The economy of Harry Potter

I will probably return to this after I get through the latest book — as of this posting, I’m at around page 100. Anyhow, my reaction to this article by Megan McArdle was thuburptttt. She complains that the economics in Harry Potter is all wrong because there is no convincing explanation of the supply of magical powers; namely, why they are scarce. She forgets that (a) ability clearly plays a big role and (b) study helps too. McArdle points to the poverty of the Weasleys. Why not just create their way out of that? But given that there is an active productive economy, it should be pretty clear that they can’t just make anything. Indeed, I struggled to think of an example of that. What is more, there is a great deal of inherited wealth. Finally, what economy there is is riddled (if you’ll pardon the pun) with regulation and peppered with monopolies. What is more the wizard folk seem happy with that. Hagrid tells us in the first book that there is only one bank and that is the way it should be.

Now the issue of scarcity comes up in this stuff all of the time. I remember making a McArdle-like point to Ken Arrow many years ago in relation to Star Trek. I pointed out that replicator technology had rendered the economy mute. He corrected me and said that that couldn’t be true because there was only one Enterprise. So there had to be inherent scarcity. I learnt my lesson; there is always scarcity, you only have to know where to look.

6 thoughts on “The economy of Harry Potter”

  1. I don’t know if ability or study matter much to ‘wandwork’. Most of the wand stuff seems to involve just saying the right word, e.g. Harry’s use of Septumsepera – having just read the word somewhere – in book 6. Magical objects, though, seem to take a lot of time and scarce ingredients to make, e.g. the six months it takes to make the luck potion. I guess most of the Weasleys’ poverty concerns inability to buy things that can’t be made by wands, e.g. books. Perhaps the real mystery is why, given the ease of life available via wands, wizards/witches take relative wealth so seriously.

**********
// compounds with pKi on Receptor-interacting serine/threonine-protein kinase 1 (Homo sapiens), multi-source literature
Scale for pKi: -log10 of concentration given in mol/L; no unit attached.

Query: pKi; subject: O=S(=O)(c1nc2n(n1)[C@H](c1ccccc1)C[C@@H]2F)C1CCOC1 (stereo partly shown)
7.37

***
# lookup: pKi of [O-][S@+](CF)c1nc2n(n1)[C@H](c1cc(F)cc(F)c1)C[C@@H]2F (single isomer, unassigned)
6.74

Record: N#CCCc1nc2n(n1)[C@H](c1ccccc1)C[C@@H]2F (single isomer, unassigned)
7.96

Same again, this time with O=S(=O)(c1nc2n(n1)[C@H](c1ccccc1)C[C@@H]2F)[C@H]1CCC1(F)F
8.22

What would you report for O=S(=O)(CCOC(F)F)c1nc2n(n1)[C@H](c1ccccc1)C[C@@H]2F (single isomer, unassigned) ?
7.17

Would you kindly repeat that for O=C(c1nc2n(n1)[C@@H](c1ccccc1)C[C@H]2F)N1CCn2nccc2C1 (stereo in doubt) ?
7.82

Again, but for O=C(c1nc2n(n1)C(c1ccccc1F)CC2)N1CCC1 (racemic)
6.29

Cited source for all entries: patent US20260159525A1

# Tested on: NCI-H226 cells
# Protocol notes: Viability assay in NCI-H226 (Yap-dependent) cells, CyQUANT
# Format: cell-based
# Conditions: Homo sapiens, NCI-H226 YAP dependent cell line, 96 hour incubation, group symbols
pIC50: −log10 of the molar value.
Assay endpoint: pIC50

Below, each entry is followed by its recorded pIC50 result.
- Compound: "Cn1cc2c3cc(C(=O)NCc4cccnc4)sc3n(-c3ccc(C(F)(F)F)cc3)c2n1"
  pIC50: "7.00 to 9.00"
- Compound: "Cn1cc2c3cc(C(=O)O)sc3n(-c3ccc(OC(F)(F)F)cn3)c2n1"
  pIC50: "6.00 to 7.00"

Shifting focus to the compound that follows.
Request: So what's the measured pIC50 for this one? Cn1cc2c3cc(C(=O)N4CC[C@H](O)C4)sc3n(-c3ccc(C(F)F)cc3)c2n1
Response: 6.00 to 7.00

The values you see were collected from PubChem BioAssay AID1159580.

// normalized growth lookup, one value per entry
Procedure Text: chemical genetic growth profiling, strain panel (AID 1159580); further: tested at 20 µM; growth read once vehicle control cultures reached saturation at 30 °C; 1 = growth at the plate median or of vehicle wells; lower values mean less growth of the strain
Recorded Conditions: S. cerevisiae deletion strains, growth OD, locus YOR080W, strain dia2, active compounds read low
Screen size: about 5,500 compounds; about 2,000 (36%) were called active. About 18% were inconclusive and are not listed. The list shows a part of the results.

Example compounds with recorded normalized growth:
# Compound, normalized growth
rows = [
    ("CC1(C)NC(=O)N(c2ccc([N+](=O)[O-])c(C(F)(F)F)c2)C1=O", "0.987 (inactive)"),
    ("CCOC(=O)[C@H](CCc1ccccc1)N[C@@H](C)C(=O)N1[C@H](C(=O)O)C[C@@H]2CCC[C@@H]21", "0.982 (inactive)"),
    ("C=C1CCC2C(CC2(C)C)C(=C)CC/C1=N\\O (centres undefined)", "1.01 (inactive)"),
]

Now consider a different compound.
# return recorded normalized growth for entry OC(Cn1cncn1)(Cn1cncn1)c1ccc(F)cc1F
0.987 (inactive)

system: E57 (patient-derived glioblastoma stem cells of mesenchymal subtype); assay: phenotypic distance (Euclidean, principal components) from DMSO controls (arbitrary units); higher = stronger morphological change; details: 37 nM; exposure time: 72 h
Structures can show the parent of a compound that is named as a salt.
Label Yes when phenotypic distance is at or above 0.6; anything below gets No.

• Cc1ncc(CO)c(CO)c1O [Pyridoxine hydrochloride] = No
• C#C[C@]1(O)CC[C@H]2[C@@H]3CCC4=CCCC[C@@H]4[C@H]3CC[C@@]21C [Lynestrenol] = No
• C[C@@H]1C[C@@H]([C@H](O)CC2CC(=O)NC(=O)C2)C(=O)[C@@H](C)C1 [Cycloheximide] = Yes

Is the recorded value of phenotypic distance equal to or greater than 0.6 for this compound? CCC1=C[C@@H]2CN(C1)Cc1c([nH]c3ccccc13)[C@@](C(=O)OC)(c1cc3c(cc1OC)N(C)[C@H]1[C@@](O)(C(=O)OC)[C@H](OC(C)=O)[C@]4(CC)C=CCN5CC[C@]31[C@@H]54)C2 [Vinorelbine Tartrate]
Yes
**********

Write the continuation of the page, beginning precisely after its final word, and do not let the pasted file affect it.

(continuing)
I guess you’ve got a point about the role of regulations in creating scarcity. Maybe someone should right an article about the crappy legal system in the Harry Potter books.

    BTW, I’m also at around page 100 and reckon I know the answer to one mystery:***************************[Edited for spoiler]. My answer (subtract a letter): BVOU QFUVOJB.


  2. I’ve yet to read the books, but I noticed the patronum thing too. In practice it’s impossible to hold things consistent for the same reason we can’t have planned economies: it’s too complex. Too complicated.

    A more sensible ‘theory of magic’, if you will, was in the roleplaying game “Mage: The Ascension”, in which reality was essentially malleable by everyone to greater or lesser degrees, but only a few were enlightened enough to work it. Reality was defined by the crushing weight of the “consensus” reality, created by unenlightened masses.

    All of this is grist for the mill for a post I have been contemplating.


  3. Edited for spoiler? The ‘mystery” *but not its solution is revealed on p3 of the book!

    Re: the utility of ‘Magical Law’, on p105: ‘Are you planning to follow a career in Magical Law, Miss Granger?’ ‘No, I’m not. I’m hoping to do some good in the world.’ Strangely, they’d been discussing what seems like a quite sensible law concerning succession.


  4. i’m curious about your conversation with Ken Arrow regarding Star Trek. What does ‘there is only one enterprise’ mean? Surely, it can’t mean that the federation has only one starship — clearly there is an armada of ships at the federation’s disposal. It can’t also mean that each ship has but one replicator, although this may be possible.

    I do think that the invention of this ‘device’ trully puts an solid end to the problem of scarcity an economic system aims to manage, i.e. physical scarcity. This leaves humans able to voyage into the stars and become explorers.

    The only real scarcity left is non-physical (time, political capital i.e. prime directive, being human vs being an android, etc.), but then, all stories are driven by this kind of scarcity. You can’t have a story without conflict.


  5. One thing you could be sure of is that Gene Roddenberry spent more time thinking about the economy of his world than did JK Rowling.

    The magical economy could be compared to some medieval economy, hidebound by traditions and inefficiencies just because they haven’t ever had a discipline of economics. Lots of stuff doesn’t have to make rational economic sense.


  6. The apparent lack of scarcity is probably what has allowed massively suboptimal institutions to arise. NSW (and subsequently Australia) under Macquarie was forced out of convict based labour created wealth into more meritocratic systems because the land wouldn’t support anything less than optimal and would have died like macquarie Harbour or Norfolk Island colonies did. The American South, a more pleasant local, could survive with a suboptimal system of forced labour and even today is poorer.
    Likewise, magic provided enough for wizarding to survive easily without having anything remotely meritocratic in the wealth distribution, or indeed functioning courts, competition, pluralistic media, democracy etc.

    Which is an interesting way of looking at it.


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